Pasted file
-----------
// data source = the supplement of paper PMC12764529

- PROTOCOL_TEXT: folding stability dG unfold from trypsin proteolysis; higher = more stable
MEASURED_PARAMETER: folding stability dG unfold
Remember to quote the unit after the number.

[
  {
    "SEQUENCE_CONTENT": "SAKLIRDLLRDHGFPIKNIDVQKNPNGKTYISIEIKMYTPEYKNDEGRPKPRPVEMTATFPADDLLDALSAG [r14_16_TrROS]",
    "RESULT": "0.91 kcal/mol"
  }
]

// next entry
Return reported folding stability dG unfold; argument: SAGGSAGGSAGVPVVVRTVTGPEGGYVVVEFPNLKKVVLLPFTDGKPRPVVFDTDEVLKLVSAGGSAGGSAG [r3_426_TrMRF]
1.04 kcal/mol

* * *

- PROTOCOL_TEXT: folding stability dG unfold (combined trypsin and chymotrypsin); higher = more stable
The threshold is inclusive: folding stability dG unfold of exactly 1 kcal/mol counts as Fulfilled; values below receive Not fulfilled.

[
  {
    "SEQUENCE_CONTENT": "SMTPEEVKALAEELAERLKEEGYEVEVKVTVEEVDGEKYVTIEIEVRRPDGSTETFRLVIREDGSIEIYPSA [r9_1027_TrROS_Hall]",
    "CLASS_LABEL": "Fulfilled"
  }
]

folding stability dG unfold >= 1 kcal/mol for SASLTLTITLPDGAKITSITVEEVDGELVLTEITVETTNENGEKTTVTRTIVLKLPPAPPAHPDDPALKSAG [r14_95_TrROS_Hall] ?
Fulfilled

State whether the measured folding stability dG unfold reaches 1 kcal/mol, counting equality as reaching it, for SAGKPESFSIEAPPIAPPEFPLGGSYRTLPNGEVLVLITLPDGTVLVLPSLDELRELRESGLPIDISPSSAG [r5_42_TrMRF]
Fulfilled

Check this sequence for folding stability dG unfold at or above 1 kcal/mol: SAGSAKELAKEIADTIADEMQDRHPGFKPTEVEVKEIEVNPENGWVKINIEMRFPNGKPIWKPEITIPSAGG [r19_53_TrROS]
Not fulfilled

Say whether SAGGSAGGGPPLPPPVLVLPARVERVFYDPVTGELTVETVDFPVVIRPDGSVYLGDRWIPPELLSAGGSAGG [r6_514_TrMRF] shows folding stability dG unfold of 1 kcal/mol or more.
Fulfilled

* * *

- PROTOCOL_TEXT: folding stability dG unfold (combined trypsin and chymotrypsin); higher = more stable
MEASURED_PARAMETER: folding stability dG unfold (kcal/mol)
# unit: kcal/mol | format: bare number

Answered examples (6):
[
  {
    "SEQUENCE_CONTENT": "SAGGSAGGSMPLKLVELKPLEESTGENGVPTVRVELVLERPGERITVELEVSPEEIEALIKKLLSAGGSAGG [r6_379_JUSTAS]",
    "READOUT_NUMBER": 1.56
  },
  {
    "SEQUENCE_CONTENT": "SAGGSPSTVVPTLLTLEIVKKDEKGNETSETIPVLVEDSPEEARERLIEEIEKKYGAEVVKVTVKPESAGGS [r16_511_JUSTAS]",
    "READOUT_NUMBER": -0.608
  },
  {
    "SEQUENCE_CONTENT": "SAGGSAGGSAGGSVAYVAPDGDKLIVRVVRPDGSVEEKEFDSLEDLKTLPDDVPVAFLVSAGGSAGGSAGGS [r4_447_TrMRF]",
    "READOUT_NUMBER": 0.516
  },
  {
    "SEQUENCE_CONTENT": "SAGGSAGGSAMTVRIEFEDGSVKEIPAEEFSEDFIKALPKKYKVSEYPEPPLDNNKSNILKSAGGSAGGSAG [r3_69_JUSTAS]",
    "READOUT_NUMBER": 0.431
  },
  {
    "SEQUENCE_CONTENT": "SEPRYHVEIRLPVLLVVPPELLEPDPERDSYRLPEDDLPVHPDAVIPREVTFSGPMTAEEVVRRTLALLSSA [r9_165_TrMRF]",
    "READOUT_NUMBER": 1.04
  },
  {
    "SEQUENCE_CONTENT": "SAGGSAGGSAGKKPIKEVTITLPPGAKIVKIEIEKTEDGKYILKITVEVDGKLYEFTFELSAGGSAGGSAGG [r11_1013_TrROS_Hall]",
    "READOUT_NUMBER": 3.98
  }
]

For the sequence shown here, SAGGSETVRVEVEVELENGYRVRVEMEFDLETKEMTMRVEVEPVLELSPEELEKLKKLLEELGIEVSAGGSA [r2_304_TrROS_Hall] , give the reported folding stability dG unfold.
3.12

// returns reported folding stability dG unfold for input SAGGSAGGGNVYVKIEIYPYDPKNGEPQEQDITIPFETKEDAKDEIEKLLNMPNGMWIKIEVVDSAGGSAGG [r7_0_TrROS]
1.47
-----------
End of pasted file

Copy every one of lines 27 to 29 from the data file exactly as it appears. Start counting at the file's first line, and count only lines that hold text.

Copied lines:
Check this sequence for folding stability dG unfold at or above 1 kcal/mol: SAGSAKELAKEIADTIADEMQDRHPGFKPTEVEVKEIEVNPENGWVKINIEMRFPNGKPIWKPEITIPSAGG [r19_53_TrROS]
Not fulfilled

Say whether SAGGSAGGGPPLPPPVLVLPARVERVFYDPVTGELTVETVDFPVVIRPDGSVYLGDRWIPPELLSAGGSAGG [r6_514_TrMRF] shows folding stability dG unfold of 1 kcal/mol or more.